San Francisco Chronicle

An invitation to see from the inside

Muholi captures Black queer community with unforgetta­ble empathy


Before the analytical brain kicks in, the beauty and emotionali­ty of Zanele Muholi’s portraits strike the viewer. The South African artist, who uses they/them pronouns, presents their subjects with both a tenderness and, at times, austerity that reveal some essential part of their humanity.

But while the works are enormously artful, there’s very little artifice, even when props and styling are employed.

A self-described “visual activist,” Muholi has long worked in photograph­y. During the pandemic, they expanded into painting and sculpture. In “Zanele Muholi: Eye Me,” on view at the San Francisco Museum of Modern Art through Aug. 11, we get the best of all media — but it’s the photo works that linger.

In Muholi’s first major West Coast exhibition, the transgende­r subjects in the series “Brave Beauties” (begun in 2014 and still ongoing) are shown with both a softness and a strength that invites your gaze as they assume the poses and iconograph­y of fashion magazines. The queer couples shown in “Being” (2006-ongoing) are presented in everyday situations, demystifyi­ng anything “other” or exotic about their relationsh­ips for outsiders, but also demonstrat­ing moments of startling emotional intimacy.

The portraits of “Faces and Phases” (2006-ongoing), in which the LGBTQ subjects chose their own clothing, poses and settings, allow you to see both their resilience and vulnerabil­ity. As you stay with the works, one begins to realize the power Muholi’s ability to capture their subjects’ essence has to bring the community’s stories to the forefront. The camera, and Muholi’s vision, are a great clarifier.

“The work that you’re seeing here has a lot to do with the politics of representa­tion,” Muholi told me during a recent visit to the museum. “When I speak of visual activism, I’m speaking of agency as the means of using visuals for activism and also to take action. If there’s any violations of human rights, it means that the camera is used as a tool that could change the context. We’re speaking here as an insider, not from outside, to say that I feel the pain of the members of my community. I understand what it’s like to be

excluded, not to be heard or even seen.”

The empathy Muholi demonstrat­es as a queer (they identify as nonbinary), Black South African depicting other queer, Black South Africans is what makes the work so effective and unforgetta­ble.

Muholi, 51, describes their early visual activism in the 1990s and early 2000s as a “trial approach,” filled with risk because of how common hate crimes were against LGBTQ people in parts of South Africa. While texts and public events documentin­g the country’s queer citizens were becoming more common in those decades, Muholi noticed a lack of visual representa­tion, which became an impetus for their work.

SFMOMA has long followed and exhibited Muholi’s work; in 2011’s group show “Face of Our Time,” the artist had an entire gallery. Their work has also been on view in San Francisco recently at the Jonathan Carver Moore gallery.

“Muholi has had an incredible couple of years,” noted Erin O’Toole, who co-curated the exhibition with Shana Lopes. “Since we first exhibited them, they’ve become this internatio­nal star.”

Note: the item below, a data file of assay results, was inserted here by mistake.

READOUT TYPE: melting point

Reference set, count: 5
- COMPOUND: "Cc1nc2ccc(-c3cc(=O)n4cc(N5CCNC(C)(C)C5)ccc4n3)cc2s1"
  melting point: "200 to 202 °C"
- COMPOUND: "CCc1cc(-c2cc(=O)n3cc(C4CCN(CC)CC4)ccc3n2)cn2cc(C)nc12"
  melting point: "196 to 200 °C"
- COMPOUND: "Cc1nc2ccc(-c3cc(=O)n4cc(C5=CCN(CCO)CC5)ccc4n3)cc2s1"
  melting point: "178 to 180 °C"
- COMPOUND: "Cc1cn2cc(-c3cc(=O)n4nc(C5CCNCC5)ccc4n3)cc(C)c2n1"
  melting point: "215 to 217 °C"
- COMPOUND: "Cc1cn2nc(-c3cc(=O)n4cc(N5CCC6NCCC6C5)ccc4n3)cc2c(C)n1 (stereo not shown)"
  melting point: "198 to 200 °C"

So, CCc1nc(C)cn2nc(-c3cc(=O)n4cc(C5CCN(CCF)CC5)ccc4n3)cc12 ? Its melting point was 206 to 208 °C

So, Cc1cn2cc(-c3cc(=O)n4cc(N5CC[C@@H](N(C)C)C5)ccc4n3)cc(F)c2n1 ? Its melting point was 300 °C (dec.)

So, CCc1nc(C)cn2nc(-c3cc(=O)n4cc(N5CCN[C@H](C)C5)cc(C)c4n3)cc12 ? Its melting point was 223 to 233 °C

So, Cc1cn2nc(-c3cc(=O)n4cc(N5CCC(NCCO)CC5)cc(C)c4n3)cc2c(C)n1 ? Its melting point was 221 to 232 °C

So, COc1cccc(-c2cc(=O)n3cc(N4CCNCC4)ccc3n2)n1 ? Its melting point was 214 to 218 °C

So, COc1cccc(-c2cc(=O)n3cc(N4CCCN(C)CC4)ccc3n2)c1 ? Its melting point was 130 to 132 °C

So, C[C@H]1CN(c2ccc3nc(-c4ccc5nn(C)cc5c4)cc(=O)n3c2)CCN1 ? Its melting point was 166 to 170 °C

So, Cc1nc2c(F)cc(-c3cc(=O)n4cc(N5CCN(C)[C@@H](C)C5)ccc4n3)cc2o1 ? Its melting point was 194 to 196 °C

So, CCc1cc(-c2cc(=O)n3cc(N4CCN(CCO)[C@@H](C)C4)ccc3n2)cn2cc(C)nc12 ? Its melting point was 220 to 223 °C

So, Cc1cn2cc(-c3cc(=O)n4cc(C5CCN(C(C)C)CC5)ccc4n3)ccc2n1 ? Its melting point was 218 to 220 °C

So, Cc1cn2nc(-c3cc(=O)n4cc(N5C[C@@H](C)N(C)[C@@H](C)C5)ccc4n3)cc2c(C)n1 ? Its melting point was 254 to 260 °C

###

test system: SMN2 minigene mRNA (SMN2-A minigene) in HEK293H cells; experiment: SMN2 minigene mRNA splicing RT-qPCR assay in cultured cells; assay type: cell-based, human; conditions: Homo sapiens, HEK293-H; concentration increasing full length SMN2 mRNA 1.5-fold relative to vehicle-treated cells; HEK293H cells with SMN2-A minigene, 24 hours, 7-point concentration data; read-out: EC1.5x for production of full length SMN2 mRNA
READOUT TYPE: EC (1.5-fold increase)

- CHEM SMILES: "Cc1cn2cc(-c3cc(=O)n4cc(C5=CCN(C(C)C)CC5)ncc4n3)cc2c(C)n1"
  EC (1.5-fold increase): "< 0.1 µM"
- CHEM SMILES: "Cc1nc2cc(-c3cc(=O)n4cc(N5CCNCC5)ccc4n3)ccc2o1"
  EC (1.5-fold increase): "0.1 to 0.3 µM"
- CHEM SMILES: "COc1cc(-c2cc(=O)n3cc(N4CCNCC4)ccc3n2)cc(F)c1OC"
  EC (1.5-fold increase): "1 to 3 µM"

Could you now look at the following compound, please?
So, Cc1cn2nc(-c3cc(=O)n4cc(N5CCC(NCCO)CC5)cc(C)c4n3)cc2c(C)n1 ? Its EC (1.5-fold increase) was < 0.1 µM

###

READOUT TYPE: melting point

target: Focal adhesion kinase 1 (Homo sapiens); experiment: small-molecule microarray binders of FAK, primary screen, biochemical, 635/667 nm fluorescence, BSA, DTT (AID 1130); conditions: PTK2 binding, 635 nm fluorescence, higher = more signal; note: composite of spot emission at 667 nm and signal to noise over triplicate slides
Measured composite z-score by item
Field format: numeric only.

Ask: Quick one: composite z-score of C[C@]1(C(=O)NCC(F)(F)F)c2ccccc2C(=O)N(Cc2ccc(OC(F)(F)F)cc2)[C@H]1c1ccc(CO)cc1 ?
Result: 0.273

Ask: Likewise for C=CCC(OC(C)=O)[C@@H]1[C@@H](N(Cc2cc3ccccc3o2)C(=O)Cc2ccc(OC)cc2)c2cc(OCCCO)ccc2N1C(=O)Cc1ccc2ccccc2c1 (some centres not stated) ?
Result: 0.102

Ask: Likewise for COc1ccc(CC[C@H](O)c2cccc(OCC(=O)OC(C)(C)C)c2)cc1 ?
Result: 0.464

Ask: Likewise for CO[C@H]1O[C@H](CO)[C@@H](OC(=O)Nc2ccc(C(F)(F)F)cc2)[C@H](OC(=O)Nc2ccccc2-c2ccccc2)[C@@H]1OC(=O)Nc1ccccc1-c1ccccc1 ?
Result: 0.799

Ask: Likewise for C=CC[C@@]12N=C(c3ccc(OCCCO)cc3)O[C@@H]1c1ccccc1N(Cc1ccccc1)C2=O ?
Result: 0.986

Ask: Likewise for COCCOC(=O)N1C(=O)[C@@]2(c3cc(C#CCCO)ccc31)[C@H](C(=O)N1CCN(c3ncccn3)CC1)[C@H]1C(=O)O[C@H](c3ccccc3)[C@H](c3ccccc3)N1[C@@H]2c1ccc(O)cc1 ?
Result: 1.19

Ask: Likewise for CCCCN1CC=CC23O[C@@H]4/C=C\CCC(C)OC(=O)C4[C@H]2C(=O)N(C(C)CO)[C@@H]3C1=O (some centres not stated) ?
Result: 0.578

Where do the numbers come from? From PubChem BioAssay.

O’Toole said it felt important to do an exhibition that showed “the whole arc of their career” that would include earlier work like “Being,” “Brave Beauties” and their first series, “Only Half the Picture” (2002-06), which shows survivors of sexual assault and hate crimes.

“It’s not work that has been seen widely,” said O’Toole. “It contextual­izes the other work in a really complex, moving way. We can see how they evolved.”

Seeing this evolution is extremely powerful, both in observing how Muholi’s practice has expanded to include film (the 2010 documentar­y “Difficult Love,” co-directed with Peter Goldsmid, is on view, as are video interviews with “Faces and Phases” subjects), but also in how they’ve turned their gaze on themself.

Their series “Somnyama Ngonyama” (Zulu for “Hail the Dark Lioness”) sees Muholi transform into different personas and archetypes referencin­g South African history and contempora­ry culture, often giving the works Zulu names. Using everyday items like masking tape, hair picks, cameras and wooden clothespin­s as costume elements, the images become fantastica­l, witty, at times ironic. Muholi increased the contrast in the photos, making their skin appear several shades darker than it does in real life.

A number of associatio­ns came to me as I viewed the photos, sculptures and paintings in this series — ranging from Dadaism in their use of objects to traditiona­l African tribal aesthetics — but the gorgeousne­ss of the images is also overwhelmi­ng. I’m still grappling with how Muholi uses themself to communicat­e their message of reclamatio­n in these works, and I probably will continue to do so.

The most pressing question I left with: How do I express how urgent it is for audiences to see this show?

See it as soon as you can. It’s not just that the work deserves to be seen, the subjects deserve to be seen too — and that includes Muholi.

 ?? Yancey Richardson ?? Zanele Muholi’s “Katlego Mashiloane and Nosipho Lavuta, Ext. 2, Lakeside, Johannesbu­rg” is from the series “Being.”
Yancey Richardson Zanele Muholi’s “Katlego Mashiloane and Nosipho Lavuta, Ext. 2, Lakeside, Johannesbu­rg” is from the series “Being.”
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 ?? Collection of Pamela and David Hornik ?? Zanele Muholi’s “Thathu I, The Sails, Durban” is from 2019. Muholi is a self-described “visual activist.”
Collection of Pamela and David Hornik Zanele Muholi’s “Thathu I, The Sails, Durban” is from 2019. Muholi is a self-described “visual activist.”

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